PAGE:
Chronicles of Narnia: The Voyage of the Dawn Treader (Blu-Ray)

It seems like you can never get to Narnia the same way twice.  In the first installment of CS Lewis’s Chronicles of Narnia, THE LION, THE WITCH, AND THE WARDROBE, the back of the titular old wardrobe turns out to be a gateway into the magical realm.  In the second story, PRINCE CASPIAN, it’s an enchanted railway station that gives our young heroes their ticket to adventure.  And now, in the third story, THE VOYAGE OF THE DAWN TREADER, it’s an enchanted painting of the ocean that’s the culprit, suddenly and capriciously flooding a child’s bedroom and whisking the children themselves into the distant oceans of Narnia.

The Chronicles of Narnia: Voyage of the Dawn Treader

The catch this time is that only two of the four Pevensie children make the trip; the smart, shy Lucy (Georgie Henley), and her slightly older brother Edmund (Skandar Keynes) leave their teenaged siblings behind, but are joined for this trip by their greedy, obnoxious cousin Eustace Scrubb (Will Poulter), whose disbelief in Narnia is handily refuted by nearly drowning in a few million gallons of enchanted seawater.  Not to worry, though; the beautiful sailing ship in the painting has come to life, too, and it turns out to be the Dawn Treader, on a voyage to the end of the world, and captained and crewed by the childrens’ old friends Reepicheep the mouse knight (with Simon Pegg replacing Eddie Izzard on voice duties) and good Prince (well, King now) Caspian, played by Ben Barnes, who seems to have mysteriously lost the Spanish accent he employed in the second movie.

The Chronicles of Narnia: Voyage of the Dawn Treader

Lucy and her relatives have arrived in media res for a heroic quest; the boy-king and his friends are questing for the seven Lost Swords of Narnia, which they need to awaken the seven Lost Lords of Narnia, who disappeared years ago off the edge of the world after being exiled by Caspian’s evil uncle Miraz (the villain of PRINCE CASPIAN).  Their quest will take them to a sinister city where people are sold as slaves, to the den of a sleeping dragon, to a sinister Dark Island shaped like a skull, and finally to the edge of the world itself, where one of their party may have to make the ultimate sacrifice.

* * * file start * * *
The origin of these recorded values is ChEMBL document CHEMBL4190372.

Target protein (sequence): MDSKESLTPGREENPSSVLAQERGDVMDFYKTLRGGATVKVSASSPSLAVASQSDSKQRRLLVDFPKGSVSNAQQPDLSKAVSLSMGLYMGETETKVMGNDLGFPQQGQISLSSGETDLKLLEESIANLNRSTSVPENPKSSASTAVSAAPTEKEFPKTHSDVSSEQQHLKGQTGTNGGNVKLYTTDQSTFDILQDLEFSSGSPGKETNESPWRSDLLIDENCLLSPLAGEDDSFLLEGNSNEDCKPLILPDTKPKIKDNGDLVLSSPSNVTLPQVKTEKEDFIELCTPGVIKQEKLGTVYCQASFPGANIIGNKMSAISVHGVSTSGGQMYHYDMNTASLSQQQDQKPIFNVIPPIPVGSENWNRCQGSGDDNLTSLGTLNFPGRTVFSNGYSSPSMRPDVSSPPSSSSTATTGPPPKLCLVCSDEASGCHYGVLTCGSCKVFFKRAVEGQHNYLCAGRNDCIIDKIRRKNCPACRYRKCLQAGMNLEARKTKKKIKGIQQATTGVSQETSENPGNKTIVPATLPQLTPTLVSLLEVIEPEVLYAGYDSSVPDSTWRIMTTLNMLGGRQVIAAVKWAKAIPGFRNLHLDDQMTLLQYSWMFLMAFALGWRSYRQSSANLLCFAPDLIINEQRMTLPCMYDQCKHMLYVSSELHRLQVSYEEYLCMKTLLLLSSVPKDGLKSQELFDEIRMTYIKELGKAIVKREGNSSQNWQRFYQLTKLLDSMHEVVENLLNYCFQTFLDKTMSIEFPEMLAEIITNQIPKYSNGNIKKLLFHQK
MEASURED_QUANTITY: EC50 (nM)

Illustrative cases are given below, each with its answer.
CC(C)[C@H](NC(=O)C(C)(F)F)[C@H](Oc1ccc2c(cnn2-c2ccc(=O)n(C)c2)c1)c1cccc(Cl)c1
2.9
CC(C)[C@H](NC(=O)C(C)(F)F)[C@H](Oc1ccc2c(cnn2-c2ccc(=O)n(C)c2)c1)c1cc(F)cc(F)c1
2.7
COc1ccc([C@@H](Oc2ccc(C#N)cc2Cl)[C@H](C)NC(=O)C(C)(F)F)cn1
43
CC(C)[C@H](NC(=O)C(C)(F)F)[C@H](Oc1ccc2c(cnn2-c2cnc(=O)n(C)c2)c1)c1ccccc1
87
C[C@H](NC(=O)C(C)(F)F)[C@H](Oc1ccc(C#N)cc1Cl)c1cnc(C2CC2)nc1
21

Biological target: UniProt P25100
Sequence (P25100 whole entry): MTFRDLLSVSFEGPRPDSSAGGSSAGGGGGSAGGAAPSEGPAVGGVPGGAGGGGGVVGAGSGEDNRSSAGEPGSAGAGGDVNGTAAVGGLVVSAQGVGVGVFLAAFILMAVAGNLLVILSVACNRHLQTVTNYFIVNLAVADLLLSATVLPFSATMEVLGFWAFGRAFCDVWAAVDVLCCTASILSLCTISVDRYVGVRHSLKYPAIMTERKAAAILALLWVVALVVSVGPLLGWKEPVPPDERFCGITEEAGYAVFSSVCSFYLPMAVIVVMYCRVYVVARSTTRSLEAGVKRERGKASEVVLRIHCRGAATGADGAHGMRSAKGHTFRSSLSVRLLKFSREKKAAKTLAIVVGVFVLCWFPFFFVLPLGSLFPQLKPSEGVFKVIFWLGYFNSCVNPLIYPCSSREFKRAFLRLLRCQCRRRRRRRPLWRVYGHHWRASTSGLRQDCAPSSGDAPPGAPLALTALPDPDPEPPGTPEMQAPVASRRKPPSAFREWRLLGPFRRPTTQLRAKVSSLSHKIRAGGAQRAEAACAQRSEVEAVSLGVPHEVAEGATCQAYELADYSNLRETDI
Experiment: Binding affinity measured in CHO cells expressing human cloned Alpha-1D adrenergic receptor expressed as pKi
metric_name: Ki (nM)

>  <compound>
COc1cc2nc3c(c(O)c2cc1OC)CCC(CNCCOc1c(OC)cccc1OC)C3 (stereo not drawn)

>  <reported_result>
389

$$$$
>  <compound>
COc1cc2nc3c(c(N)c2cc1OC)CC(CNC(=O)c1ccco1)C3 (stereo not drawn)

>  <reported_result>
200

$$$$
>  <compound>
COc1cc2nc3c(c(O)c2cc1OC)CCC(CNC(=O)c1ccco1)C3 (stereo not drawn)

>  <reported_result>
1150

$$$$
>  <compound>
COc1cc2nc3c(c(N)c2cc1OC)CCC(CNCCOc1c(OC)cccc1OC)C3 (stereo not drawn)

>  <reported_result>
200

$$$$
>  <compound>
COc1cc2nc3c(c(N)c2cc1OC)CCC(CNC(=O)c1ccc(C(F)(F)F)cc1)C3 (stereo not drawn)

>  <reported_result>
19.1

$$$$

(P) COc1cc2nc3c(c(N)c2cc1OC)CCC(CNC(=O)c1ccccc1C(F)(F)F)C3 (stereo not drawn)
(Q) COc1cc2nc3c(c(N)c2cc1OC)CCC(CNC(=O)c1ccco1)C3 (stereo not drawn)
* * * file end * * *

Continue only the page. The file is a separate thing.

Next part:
The Chronicles of Narnia: Voyage of the Dawn Treader

It’s a straightforward picaresque adventure the quest structure means the story largely consists of entertaining little incidents or vignettes centered around finding each lost lord rather than any sort of overarching plot.  That’s the movie’s strength and its weakness; each incident is entertaining, and gives us a variety of situations, but they don’t add up to much more than a bunch of stops along a map.  This is ultimately a problem not with the execution of the movie, which is perfectly competent if not inspired, but with the source material.  CS Lewis had a gift for writing believable children and coming up with sinister villains and dangerous puzzles for his characters to fall into, but he lets them off the hook too easily: the solution to so many problems ends up being Aslan, the allegorical religious figure.  I understand that Lewis’ books are important to many people of faith, but and I might be wrong I don’t think the point of having faith is so that a talking lion will fix your problems for you.  Here, Aslan, as voiced by Liam Neeson, intercedes to magically cure whiny, greedy Eustace of being obnoxious, and robs the story of a chance for real character development and honest human interest as a result.

The Chronicles of Narnia: Voyage of the Dawn Treader